Can a bank charge you to cancel a loan when no paperwork was signed and nothing was said before hand?

Asked over 1 year ago - Hood River, OR

We are first time home buyers. We locked in a mortgage rate with a bank and 2 days later we had the inspection on the property. It was so badly water damaged in the crawl space that we backed out of our offer. I called the bank to let them know we weren't moving forward with this property, but wanted to still use them for lending. The loan officer canceled it then took money out of our account. We never got any paper in the mail and we didn't sign anything electronically. We were only told that if they ordered an appraisal & we canceled, we would be charged. Is this legal? If not, how do we go about getting our money refunded? Our branch rep told us that they should have offered to transfer the loan to another property, but that wasn't done either. Thank you!

Attorney answers (1)

  1. Joanne Reisman

    Contributor Level 16

    4

    Lawyers agree

    Answered . Trying going up the management tree - start with the Branch manager then see if there is a district manager - then try the national corporate office. Usually the higher you go the better the response.

    I am a bit confused by the "we locked in a mortgage" and "we didn't sign anything electronically". How did you lock in a mortgage without something to lock it? On the one hand if the bank was moving forward at your request and incurred costs getting an appraisal there may be some justification for you to pay for the bank's out of pocket cost. On the other hand the these transactions are usually done in writing with full disclosure of all the estimated costs of the loan. Giving a written estimate of the loan costs may be required under State or Federal Law (not my area but I be if you Google this you will get more information.) It is suspicious that they had an appraisal in only two days. It doesn't sound like the type of appraisal where an appraiser goes out to the property but rather something they pulled from a data base electronically which should have cost very much.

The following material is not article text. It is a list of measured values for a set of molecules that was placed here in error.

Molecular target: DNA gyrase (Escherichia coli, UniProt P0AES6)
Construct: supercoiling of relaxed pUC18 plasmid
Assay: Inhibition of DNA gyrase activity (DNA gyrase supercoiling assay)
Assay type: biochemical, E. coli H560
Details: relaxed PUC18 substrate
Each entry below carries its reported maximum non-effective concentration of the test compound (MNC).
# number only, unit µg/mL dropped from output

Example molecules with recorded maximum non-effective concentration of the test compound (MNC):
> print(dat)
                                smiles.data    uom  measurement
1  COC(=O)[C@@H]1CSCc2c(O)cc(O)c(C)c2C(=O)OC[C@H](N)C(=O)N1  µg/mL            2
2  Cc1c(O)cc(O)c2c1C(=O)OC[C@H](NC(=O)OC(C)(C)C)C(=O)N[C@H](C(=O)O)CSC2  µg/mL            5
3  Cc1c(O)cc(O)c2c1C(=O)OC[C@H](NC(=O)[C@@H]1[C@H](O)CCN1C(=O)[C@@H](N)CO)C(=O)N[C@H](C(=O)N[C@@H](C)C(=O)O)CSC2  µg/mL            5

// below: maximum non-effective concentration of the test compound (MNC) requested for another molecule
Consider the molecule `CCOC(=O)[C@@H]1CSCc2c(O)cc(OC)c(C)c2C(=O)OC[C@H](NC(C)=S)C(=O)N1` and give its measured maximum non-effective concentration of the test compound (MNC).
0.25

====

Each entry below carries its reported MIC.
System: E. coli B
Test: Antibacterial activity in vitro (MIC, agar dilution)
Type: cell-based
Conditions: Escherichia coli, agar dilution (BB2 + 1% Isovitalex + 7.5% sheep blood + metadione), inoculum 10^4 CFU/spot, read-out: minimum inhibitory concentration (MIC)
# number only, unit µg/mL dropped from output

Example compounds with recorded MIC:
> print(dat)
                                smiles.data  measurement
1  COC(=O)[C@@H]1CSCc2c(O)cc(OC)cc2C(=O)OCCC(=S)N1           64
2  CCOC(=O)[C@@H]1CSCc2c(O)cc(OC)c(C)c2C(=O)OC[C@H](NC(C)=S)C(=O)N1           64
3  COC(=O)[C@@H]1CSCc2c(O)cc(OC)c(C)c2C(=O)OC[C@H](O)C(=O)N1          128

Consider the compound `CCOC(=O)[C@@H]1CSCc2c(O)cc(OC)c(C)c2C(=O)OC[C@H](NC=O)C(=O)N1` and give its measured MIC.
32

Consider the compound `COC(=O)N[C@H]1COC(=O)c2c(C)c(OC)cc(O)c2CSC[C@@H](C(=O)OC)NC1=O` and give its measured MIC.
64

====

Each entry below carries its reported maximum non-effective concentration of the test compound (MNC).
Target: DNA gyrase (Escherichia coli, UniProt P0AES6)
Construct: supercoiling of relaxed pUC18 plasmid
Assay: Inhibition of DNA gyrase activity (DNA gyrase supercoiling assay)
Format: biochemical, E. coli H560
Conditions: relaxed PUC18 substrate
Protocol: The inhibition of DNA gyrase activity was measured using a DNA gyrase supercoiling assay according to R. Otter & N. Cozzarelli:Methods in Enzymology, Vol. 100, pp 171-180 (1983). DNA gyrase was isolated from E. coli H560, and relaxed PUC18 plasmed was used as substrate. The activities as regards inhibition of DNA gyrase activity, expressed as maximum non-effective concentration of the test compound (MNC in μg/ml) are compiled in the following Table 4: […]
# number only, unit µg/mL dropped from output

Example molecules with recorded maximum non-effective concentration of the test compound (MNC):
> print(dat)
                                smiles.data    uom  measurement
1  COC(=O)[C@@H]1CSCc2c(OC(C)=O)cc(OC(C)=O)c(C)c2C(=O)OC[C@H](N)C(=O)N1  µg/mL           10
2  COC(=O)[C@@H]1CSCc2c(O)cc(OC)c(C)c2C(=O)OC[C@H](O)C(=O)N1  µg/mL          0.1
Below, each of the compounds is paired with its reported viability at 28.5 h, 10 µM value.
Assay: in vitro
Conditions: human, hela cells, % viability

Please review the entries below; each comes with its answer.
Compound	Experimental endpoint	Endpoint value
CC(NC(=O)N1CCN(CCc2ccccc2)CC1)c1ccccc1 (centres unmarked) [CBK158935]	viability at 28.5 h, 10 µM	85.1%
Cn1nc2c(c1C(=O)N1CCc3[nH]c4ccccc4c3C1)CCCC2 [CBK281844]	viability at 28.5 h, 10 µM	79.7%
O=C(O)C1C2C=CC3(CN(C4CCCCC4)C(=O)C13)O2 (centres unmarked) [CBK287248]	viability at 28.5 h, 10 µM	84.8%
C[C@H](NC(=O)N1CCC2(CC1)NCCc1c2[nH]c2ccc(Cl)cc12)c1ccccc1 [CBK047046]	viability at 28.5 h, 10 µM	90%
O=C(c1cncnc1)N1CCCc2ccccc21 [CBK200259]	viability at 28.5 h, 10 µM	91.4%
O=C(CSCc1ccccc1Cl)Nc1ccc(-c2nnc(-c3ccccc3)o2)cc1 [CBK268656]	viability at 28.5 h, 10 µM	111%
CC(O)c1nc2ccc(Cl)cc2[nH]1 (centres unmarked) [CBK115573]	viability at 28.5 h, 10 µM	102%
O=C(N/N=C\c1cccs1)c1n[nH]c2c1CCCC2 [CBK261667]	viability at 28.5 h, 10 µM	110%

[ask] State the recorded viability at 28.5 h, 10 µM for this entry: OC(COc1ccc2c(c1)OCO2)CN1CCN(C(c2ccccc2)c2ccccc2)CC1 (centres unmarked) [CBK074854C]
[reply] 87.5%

So work your way up the management structure complaining, ask for all the paperwork for this loan that they have, ask to see the appraisal they are charging you for, as to see the written estimate of the loan costs they should have made, research whether this type of loan would have required a written estimate of loan costs (ie what type of loan was it and what are the federal requirements for this type of loan). Ask them for their receipt for the appraisal that shows what it cost them. (Check to see if they did the appraisal during the two day window when you called and then canceled.)

    Yes there can be enforceable oral contracts but I tend to agree with your. Home loans are an area subject to strict state and federal regulations and if you dig you may find that they didn't comply with the law. http://www.portlandlegalservices.com

    The comments by this author to questions posted on Avvo are designed to foster a general understanding of what... more

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